by Dafydd Owens

I Me Mine

Atop number 3 Saville Row in the heart of Mayfair, five musicians walk out onto a make-shift stage looking out at a bleak, wind-swept London skyline in late January 1969. Surrounded by cameras and a smattering of onlookers, they run through some of their latest songs wrapped up in winter jackets against the cold, before they’re ushered back indoors by the Metropolitan Police, frightened by the disruption and chaos caused by this impromptu performance.

The significance of this concert to John, Paul, George and Ringo and the way in which it signposted the subsequently tumultuous year was yet unclear, but to Don, Roger and Philip basking in the Californian heat it meant a great deal.

Don, or Mr Randall to you, played a pivotal part in the Fender story and by the mid-60s was Vice President, had been chasing the fab four keen to get Fender Equipment into their hands. By the summer of 1968, he was sat across the table from Paul and George sealing the deal. Along with a new Bass VI, Jazz Bass, Rhodes was the promise of a Rosewood Telecaster for George.

Roger Rossmeisl had already had a close connection with the Beatles, though indirectly.

A master guitar maker whose father built archtop guitars in Germany, he was hired by Rickenbaker in 1954 following his emigration and a short stint at Gibson. Roger was responsible for designing the Capri 300 series guitars and the 4000 series basses that incorporate many features that both he and his father had developed. Almost a decade later, these instruments became responsible for the soundtrack to the mid 60’s youth culture explosion on both sides of the Atlantic.

1962 found him at Fender’s door where he spearheaded the Acoustic Guitar Division as well as introducing their first archtop designs. History will show that none of these endeavours quite matched that of the marque mainstays, though his most prominent contribution to the cannon was probably his variations on the Telecaster.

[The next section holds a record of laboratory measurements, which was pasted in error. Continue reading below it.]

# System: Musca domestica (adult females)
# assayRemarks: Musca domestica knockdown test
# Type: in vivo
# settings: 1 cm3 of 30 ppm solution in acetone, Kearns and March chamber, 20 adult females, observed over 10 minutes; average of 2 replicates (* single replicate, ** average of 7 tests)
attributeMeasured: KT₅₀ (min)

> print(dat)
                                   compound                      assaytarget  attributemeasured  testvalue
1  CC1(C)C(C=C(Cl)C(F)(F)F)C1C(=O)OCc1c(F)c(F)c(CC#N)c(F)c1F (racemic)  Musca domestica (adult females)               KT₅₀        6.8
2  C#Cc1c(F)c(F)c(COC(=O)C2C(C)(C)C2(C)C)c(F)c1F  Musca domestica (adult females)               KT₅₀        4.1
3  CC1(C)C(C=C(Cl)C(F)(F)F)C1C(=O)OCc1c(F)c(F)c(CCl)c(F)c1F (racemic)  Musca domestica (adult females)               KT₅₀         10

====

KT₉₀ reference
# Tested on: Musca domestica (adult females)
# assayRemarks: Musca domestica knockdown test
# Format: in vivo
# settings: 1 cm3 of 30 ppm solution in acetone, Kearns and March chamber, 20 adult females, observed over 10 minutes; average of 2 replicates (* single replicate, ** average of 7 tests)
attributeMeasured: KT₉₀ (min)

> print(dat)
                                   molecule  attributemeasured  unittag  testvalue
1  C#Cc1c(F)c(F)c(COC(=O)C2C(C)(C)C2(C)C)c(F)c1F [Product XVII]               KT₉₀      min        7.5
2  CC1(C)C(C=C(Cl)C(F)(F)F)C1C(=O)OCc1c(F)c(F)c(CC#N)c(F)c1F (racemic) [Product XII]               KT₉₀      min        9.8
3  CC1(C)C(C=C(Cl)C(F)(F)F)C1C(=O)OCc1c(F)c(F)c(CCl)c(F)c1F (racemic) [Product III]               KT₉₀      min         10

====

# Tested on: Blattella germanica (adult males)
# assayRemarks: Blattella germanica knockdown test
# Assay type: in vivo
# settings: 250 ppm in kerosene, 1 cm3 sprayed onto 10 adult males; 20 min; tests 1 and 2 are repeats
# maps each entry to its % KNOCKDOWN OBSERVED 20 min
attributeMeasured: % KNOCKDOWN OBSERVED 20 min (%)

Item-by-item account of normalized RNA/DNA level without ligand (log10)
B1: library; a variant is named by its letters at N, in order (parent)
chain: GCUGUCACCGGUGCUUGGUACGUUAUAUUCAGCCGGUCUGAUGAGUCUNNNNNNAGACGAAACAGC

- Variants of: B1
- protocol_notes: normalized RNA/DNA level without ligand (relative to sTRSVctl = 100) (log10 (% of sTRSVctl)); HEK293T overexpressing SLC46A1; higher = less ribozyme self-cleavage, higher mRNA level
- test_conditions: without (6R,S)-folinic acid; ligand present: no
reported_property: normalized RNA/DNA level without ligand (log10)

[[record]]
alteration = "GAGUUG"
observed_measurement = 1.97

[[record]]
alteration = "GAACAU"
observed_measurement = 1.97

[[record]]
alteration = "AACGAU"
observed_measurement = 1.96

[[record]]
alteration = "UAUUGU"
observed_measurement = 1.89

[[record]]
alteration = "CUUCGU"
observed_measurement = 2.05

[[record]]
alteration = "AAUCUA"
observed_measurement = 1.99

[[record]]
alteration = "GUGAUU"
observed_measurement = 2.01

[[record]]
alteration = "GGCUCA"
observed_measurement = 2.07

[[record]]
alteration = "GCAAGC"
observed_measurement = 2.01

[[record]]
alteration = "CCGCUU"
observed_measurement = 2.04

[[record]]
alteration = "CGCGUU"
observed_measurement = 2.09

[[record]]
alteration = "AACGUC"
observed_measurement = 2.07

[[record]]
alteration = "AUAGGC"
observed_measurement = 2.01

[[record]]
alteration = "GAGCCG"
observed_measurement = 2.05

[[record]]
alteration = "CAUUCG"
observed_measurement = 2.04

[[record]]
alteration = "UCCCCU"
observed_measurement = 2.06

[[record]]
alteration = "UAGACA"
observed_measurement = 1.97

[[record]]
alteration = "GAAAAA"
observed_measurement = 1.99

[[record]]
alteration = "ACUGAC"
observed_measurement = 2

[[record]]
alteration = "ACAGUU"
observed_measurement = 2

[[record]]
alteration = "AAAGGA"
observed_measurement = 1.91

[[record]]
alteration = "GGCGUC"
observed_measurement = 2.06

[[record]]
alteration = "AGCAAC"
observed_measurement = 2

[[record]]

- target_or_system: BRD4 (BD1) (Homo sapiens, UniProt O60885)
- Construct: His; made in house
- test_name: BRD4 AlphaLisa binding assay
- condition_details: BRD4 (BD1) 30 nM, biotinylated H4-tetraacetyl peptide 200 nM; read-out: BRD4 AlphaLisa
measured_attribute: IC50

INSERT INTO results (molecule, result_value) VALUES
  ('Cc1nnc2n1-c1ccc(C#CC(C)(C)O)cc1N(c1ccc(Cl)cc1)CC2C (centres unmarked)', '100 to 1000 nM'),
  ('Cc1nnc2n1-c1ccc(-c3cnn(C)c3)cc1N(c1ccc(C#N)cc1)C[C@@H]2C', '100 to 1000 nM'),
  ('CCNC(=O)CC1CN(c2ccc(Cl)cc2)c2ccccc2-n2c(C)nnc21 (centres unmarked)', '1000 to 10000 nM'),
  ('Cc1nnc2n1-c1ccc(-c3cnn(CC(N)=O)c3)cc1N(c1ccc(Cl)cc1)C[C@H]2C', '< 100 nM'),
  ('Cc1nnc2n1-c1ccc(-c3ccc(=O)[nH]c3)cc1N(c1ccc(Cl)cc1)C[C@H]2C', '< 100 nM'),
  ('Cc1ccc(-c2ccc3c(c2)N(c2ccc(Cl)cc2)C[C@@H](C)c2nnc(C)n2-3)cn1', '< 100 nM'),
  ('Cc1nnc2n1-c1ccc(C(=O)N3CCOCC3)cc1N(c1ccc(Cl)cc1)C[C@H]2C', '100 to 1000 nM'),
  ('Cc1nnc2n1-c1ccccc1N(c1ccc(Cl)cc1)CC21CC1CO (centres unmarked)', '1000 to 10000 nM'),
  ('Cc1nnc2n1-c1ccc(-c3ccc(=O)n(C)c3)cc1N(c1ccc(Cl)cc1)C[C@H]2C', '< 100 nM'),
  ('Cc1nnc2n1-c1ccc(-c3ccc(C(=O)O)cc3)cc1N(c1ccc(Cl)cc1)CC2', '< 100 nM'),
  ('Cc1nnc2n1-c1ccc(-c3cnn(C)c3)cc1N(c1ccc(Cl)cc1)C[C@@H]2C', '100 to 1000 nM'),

Philip Kubicki, who was another prodigious guitar builder, sat at the master’s right hand. He was employed by Roger for the newly formed Acoustic Guitar Division in 1964.

As Rossmeisl moved to working in the R&D department, them continued to work together developing the semi-hollow Coronado and the archtop LTD and Montego. Both men worked closely on the Thinline Telecaster

As the decade drew to a close, things soured between Rossmeisl and and his employer. CBS recognised that product placement was paramount and his position in the R&D department led to work on one-off instruments for prominent figures. The most prominent of which were the Rosewood Telecaster and a Stratocaster.

The prototypes were constructed utilising a solid rosewood/maple sandwich with the neck being of a two piece composition with the fretboard being glued on as. The whole thing was then finished in a special satin polyurethane finish.

Accounts are conflicted as to the exact number of protoptypes, but it seems that 6 were built with the first being shipped to Elvis Presley (serial number 241177, returned to Fender after a few months as the King found it too heavy), another to Steve Cropper and possibly the most famous to Harrison (serial number 235594).

On completing this one for George, it was taken by courier and flown to the UK where it was delivered to the Apple Offices in December 1968.

It was played almost exclusively on the Get Back and Abbey Road sessions and is seen in the Let it Be film which is where Kubicki saw the guitar again,

“I remember when I saw the guitar for the first time in the Let It Be film. I was so thrilled I almost jumped out of my seat.”

He also used the guitar to record Badge for Cream’s Wheels of Fire album.

Fender put the guitar into production in 1969 with Rossmeisl and Kubicki putting their Thinline experience into use to relieve some of the weight. They also chose to construct the necks from a single piece of rosewood with a maple ‘skunk stripe’ and finished in satin polyuerthane. The unique construction gave the guitars a clear, crisp tone that differentiates them from their alder or ash bodies brethren.

Even with the Harrison connection, the weight and unusual tonality wasn’t popular and the model was finally discontinued in 1972.

Harrison kept hold of his until December 1969 where, following a concert at the Albert Hall with Delaney Bramlett and Eric Clapton, he gifted the guitar to Bramlett.

Regardless of history, the Rosewood Telecaster has this mythical quality for most players and will forever be associated with George Harrison and at one day in January 1969.


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